One attribute that may influence the response of MPS to ingested protein following exercise is total muscle mass. It is often assumed that young adults possessing greater amounts of muscle mass require a larger dose of protein for maximal stimulation of MPS compared with young adults that possess less muscle mass (Churchward-Venne et al. 2012b; Morton et al. 2015; Witard et al. 2016). Therefore, it may be necessary for individuals with greater muscle mass to ingest greater amounts of protein for maximal stimulation of MPS. Consequently, it seems intuitive to propose that the uptake of amino acids by a greater amount of muscle mass may be limited by a given amount of ingested protein. An extension to the notion that total muscle mass influences the dose response of MPS to protein ingestion is that the total amount of muscle involved in the exercise bout also will influence the MPS response. Prior resistance exercise increases blood flow to skeletal muscle, resulting in increased delivery and transport of amino acids into the activated muscle (Biolo et al. 1997). Thus, more exogenous amino acids would be necessary to ensure that delivery of amino acids to any given muscle would not be limiting. This concept is intuitively satisfying, but to our knowledge no study has directly investigated the influence of muscle mass on the response of MPS to protein ingestion. Therefore, in the present study we examined the response of MPS to two doses of whey protein ingested following exercise involving a greater amount of muscle mass, that is, a whole-body exercise routine. We intended to maximize the difference in the amount of muscle exercised and the potential influence of muscle mass, both exercised muscle and muscle not involved in the exercise bout, on the response of MPS to protein ingestion.

The primary aim of the present study was to determine the response of MPS to two different doses of protein following a bout of whole-body resistance exercise in resistance-trained males with a large amount of LBM compared to those with a smaller amount of LBM. We hypothesized that the group with higher LBM would require more protein for maximal stimulation of MPS during recovery from whole-body resistance exercise compared with the group with lower LBM.

Methods

Participants

Thirty healthy, resistance-trained (≥2 sessions per week for previous 6 months) males participated in the present study and were grouped according to LBM. Fifty-six participants were recruited and those that possessed LBM ≤ 65 kg were categorized as the lower lean body mass (LLBM) group (n = 15) and LBM ≥ 70 kg were categorized as the higher lean body mass (HLBM) group (n = 15). Volunteers with LBM between these values were not eligible to participate in the present study. The current study conformed to the standards of the latest version of the Declaration of Helsinki (2013) and the NHS West of Scotland Ethics Committee (REC number 12/WS/0316) approved the study. The nature of the study and its associated risks were explained to the participants in lay terms before informed written consent was obtained.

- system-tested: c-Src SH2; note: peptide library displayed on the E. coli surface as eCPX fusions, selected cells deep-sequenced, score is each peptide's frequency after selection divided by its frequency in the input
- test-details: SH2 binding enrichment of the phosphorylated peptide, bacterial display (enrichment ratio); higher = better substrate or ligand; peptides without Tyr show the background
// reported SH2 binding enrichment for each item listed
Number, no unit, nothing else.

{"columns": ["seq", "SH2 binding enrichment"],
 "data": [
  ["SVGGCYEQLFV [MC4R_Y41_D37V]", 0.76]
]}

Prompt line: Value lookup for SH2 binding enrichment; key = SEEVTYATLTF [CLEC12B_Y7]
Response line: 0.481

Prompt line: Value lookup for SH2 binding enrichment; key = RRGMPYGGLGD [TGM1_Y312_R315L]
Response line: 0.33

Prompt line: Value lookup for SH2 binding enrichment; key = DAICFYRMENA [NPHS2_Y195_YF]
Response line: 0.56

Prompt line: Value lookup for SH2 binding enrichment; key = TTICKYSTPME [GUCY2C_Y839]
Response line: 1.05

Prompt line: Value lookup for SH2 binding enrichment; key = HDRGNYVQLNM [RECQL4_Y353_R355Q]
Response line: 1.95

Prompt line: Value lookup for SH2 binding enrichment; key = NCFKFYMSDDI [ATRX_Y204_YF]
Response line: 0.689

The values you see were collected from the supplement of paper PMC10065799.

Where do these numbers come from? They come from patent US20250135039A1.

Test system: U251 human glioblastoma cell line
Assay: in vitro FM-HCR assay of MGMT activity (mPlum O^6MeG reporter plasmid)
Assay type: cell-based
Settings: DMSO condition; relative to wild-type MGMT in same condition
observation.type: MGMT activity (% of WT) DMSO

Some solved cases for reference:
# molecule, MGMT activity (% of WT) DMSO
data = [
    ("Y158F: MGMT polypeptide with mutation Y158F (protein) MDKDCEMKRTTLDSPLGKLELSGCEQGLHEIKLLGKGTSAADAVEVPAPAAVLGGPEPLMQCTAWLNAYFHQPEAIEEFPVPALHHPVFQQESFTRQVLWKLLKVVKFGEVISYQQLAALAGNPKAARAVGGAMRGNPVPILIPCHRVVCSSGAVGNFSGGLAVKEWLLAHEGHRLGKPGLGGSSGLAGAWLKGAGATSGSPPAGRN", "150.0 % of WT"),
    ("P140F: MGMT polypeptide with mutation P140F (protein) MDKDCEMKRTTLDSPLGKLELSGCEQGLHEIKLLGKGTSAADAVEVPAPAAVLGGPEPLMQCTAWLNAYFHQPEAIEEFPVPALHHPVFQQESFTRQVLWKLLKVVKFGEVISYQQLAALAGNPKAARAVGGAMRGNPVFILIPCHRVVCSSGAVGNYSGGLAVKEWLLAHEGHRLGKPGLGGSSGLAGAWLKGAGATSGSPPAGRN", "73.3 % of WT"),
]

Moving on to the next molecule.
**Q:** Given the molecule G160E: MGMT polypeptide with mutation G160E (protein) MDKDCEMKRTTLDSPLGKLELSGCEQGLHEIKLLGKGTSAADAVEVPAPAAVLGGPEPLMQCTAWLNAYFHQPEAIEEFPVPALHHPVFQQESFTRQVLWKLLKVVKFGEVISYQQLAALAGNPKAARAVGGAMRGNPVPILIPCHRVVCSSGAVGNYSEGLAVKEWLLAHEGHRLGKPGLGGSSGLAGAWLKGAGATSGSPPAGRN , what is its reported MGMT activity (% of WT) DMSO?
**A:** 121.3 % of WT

Experimental design

In a two-group, randomized, double-blind, crossover design, each volunteer participated in two infusion trials designed to measure the response of MPS following whole-body resistance exercise and whey protein ingestion. Trials were separated by ~2 weeks. Each infusion trial included the ingestion of either 20 or 40 g of whey protein isolate (GlaxoSmithKline, Brentford, UK) as a 500 mL drink immediately after exercise. The order of infusion trials, and thus dose of ingested protein, was randomized and an independent investigator prepared the drinks.

Preliminary testing

Prior to study inclusion, participant LBM was assessed using dual-energy x-ray absorptiometry (DEXA) (GE Healthcare Systems, Hertfordshire). Participants with either ≤65 kg LBM or ≥70 kg LBM were included in the study. Each participant's one repetition maximum (1 RM) was assessed using a previously validated protocol (Baechle and Earle 2008) on select resistance exercise machines (Cybex International, MA); chest press, latissimus pull-down, leg curl, leg press, and leg extension in this order. All leg exercises were carried out unilaterally, that is, on one leg at a time. Participants returned ~1 week later (at least 3 days prior to the first infusion trial) to confirm their 1 RM. Participant characteristics for each group are presented in Table 1.